I’m on the edge of being classified as a millennial, but I don’t strongly identify with that generation, mainly because I grew up before the internet was a household fixture. I didn’t walk five miles to school in the snow uphill in both directions, but I did use encyclopedias to research school assignments, and I made plans with friends over landlines back when a hashtag was called a pound sign. Those years helped me learn to value being physically present, something I try to do as much as I can these days.

For those of us who work in tech, screens and artificial realities become central to how we spend our hours and minutes. For me, technology detracts from being present, because it pulls me away from my physical surroundings. So I do certain things to take a break at work and during my free time to counteract that feeling. For one, I go to a lot of concerts.

During a recent show by the Portland band Moon Duo, I was one of just a handful of people who wasn’t watching the entire show through a phone screen while casting it to Instagram. It wasn’t the first time I’d noticed the phenomenon, but in such a small, dimly-lit venue, the glow of the screens seemed too bright. I started to wonder if the people watching the show through their phones were really present, even though they were in the same room as me.

As a musician who’s played live and recorded an EP, I understand the importance of being focused and aware during shows. Being there and experiencing the music is what ties the band and the audience together. You share that moment in real time, and that’s something a filter or hashtag can’t capture.

As an audience member who’s recorded parts of a show on my phone, I know that I never remembered how I felt during the songs I recorded as much as the ones I didn’t. That experience made me think about how I used to consciously opt in to screen time.

But now, in part because I work in the tech industry, most of my interactions and collaborations happen on phones or laptops. Opting in has become my default. So now I try to do the opposite. I look for ways to opt out from screens, so I can find a balance between physical and digital presence.

A mindful routine

I try to avoid working from home, unless I absolutely have to, because my morning routine helps me begin the process of connecting to my space for the day.

When I leave my apartment, I don’t take the elevator to get to the street. Instead, I take the stairs, because as soon as I exit onto the sidewalk from the stairwell door, I feel a cool breeze on my face. Once I get to the office, I swipe my door key card even if I think the door is unlocked. I like to hear the beep. I notice how many bikes are hanging in the lobby; it’s not a race, but sometimes it feels nice to be the first one in the building.

If I’m early, I’ll eat a quiet breakfast and water my dinosaur planter plant (it’s named Ronnie the Raptor, fyi). I notice the glow of the morning light when I make my coffee in the office kitchen. At my desk, sometimes I’ll raise the blinds and watch people walk and drive to work. All this happens before I really dig into my work queue.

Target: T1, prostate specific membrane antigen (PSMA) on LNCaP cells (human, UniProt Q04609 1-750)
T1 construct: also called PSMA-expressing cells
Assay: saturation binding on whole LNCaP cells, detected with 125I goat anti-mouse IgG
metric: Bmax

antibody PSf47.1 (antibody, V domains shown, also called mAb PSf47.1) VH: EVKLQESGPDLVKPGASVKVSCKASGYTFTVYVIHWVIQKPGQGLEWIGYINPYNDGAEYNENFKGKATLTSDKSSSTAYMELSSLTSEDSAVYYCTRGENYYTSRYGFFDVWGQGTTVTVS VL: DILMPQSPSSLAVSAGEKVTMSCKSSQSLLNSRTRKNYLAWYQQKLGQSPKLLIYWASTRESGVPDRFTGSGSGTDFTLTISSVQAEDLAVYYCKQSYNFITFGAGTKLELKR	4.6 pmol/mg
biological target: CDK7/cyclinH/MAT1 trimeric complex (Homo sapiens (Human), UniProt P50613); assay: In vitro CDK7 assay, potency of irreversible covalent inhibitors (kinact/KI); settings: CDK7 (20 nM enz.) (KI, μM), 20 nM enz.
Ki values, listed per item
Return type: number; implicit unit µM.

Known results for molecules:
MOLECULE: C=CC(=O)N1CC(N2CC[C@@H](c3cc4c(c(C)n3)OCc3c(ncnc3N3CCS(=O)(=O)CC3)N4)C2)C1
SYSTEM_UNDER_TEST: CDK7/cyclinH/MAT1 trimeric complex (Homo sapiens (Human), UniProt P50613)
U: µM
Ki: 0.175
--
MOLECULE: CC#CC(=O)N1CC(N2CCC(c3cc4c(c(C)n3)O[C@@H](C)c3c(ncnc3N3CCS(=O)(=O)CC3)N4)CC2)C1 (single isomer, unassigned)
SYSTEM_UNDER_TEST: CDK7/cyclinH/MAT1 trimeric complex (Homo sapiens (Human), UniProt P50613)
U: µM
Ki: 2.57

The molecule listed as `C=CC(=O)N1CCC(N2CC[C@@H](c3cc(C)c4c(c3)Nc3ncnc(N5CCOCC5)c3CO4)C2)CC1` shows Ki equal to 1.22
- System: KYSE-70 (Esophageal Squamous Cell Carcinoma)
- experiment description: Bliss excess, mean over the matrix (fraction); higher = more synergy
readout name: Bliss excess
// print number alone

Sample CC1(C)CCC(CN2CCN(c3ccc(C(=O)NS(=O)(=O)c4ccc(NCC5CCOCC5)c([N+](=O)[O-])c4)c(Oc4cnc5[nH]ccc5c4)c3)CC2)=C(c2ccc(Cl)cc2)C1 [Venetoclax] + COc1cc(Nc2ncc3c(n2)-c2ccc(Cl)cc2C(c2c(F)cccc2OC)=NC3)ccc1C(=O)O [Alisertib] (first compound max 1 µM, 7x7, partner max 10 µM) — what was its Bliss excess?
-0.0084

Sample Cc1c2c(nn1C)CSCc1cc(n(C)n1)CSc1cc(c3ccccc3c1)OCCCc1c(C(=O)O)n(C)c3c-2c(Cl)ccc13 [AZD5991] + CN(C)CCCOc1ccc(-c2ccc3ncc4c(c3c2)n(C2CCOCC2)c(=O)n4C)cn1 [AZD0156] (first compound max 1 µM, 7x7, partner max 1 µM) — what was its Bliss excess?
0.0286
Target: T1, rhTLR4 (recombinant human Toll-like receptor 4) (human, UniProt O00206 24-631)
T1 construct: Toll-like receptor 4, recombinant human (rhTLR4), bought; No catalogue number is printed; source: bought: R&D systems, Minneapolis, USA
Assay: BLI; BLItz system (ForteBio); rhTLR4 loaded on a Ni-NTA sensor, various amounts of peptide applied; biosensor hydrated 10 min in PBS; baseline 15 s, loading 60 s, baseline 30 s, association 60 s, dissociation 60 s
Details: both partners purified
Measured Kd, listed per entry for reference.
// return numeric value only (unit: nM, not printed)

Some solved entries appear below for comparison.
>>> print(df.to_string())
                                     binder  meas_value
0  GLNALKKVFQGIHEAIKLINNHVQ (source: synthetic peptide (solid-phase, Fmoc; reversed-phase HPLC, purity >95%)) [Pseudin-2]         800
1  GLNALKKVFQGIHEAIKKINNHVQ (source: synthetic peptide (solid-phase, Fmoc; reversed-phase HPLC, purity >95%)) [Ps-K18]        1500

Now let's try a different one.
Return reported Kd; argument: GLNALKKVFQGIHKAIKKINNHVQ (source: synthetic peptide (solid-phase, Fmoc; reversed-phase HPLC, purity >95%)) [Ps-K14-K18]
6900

During the day, I try to take breaks from my screen. I walk to the kitchen for snacks. I notice our four-legged friends. Because there’s no better way to be reminded of your space than by seeing a dog race across the carpet. (We’re pretty obsessed with dogs around here.)

It’s harder to be present on busy days. When I’m glued to my computer, I begin to feel a disconnect with my space. To counteract that, I go for walks at lunch. Hearing people talking as they wait at the food carts, or the sound of the bus roaring as it goes by, reminds me where I am.

Face time

I’ve learned that I can establish more of a connection to the office not just by paying attention to the space, but by approaching my co-workers differently. Because no matter how great your company is, or how much you enjoy your work, you collectively yawn and suffer through Mondays, power through hump-days, and tiredly celebrate the finish line on Fridays. I’ve learned not to underestimate the power of a high-five at the end of a work week.

I used to use my lunch break to disconnect for an hour, but I’ve realized that this time is central (literally) to my day. Now I set aside extra cash to go out to lunch with co-workers once or twice week, because I’ve noticed it boosts my momentum.

I’m on the Support Team, and we have weekly team meetings. If someone is out of the office or can’t make it, we’ll try to reschedule, because having everyone present is the whole point. Our team meetings are events: we laugh, share things we’ve learned, vent, and above all, we validate each other. We empathize with each other, because there’s nothing more profound to the health or connectivity of a team.

We find ways to improve our connection to each other with things like a “kudos box,” which holds notes that express gratitude or recognition of particular people who did something nice or took on extra work. Once the box fills up, we take turns reading the notes aloud in our meetings. It’s become a great exercise in learning how to value each other more and learn what we find valuable about each other, something that seems to work better when we do it in person.

The real work

Being connected and present is a journey, and I continue to strive to embrace the physical space I’m in, so I can be an active part of it instead of being consumed by it. Accomplishing this at the office takes extra work, and I don’t always succeed, especially when I’m tired or having a bad day.

That’s okay though, because part of practicing presence is identifying the times you’re feeling disconnected and why, then figuring out what you can do to fix it. Even if that just means walking to the kitchen for a handful of M&Ms.